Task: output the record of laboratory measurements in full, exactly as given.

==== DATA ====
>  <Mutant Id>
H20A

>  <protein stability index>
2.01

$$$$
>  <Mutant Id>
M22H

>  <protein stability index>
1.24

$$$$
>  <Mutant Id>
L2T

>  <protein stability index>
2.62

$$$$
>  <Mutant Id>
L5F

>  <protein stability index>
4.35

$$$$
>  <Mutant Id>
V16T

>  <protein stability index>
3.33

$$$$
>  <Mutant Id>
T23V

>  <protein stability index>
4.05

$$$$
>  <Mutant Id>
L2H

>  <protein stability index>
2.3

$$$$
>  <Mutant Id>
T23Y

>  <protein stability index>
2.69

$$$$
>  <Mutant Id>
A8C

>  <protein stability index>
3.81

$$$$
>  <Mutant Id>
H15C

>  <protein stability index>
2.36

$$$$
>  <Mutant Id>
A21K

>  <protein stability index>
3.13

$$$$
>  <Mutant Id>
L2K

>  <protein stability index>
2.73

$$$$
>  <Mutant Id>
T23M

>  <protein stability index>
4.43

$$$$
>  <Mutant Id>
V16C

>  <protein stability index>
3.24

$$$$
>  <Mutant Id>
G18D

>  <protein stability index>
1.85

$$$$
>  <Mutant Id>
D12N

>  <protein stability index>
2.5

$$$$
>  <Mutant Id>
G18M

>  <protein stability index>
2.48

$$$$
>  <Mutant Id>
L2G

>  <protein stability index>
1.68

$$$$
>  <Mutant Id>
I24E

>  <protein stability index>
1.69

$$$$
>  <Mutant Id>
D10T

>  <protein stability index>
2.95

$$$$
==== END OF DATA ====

>  <Mutant Id>
H20A

>  <protein stability index>
2.01

$$$$
>  <Mutant Id>
M22H

>  <protein stability index>
1.24

$$$$
>  <Mutant Id>
L2T

>  <protein stability index>
2.62

$$$$
>  <Mutant Id>
L5F

>  <protein stability index>
4.35

$$$$
>  <Mutant Id>
V16T

>  <protein stability index>
3.33

$$$$
>  <Mutant Id>
T23V

>  <protein stability index>
4.05

$$$$
>  <Mutant Id>
L2H

>  <protein stability index>
2.3

$$$$
>  <Mutant Id>
T23Y

>  <protein stability index>
2.69

$$$$
>  <Mutant Id>
A8C

>  <protein stability index>
3.81

$$$$
>  <Mutant Id>
H15C

>  <protein stability index>
2.36

$$$$
>  <Mutant Id>
A21K

>  <protein stability index>
3.13

$$$$
>  <Mutant Id>
L2K

>  <protein stability index>
2.73

$$$$
>  <Mutant Id>
T23M

>  <protein stability index>
4.43

$$$$
>  <Mutant Id>
V16C

>  <protein stability index>
3.24

$$$$
>  <Mutant Id>
G18D

>  <protein stability index>
1.85

$$$$
>  <Mutant Id>
D12N

>  <protein stability index>
2.5

$$$$
>  <Mutant Id>
G18M

>  <protein stability index>
2.48

$$$$
>  <Mutant Id>
L2G

>  <protein stability index>
1.68

$$$$
>  <Mutant Id>
I24E

>  <protein stability index>
1.69

$$$$
>  <Mutant Id>
D10T

>  <protein stability index>
2.95

$$$$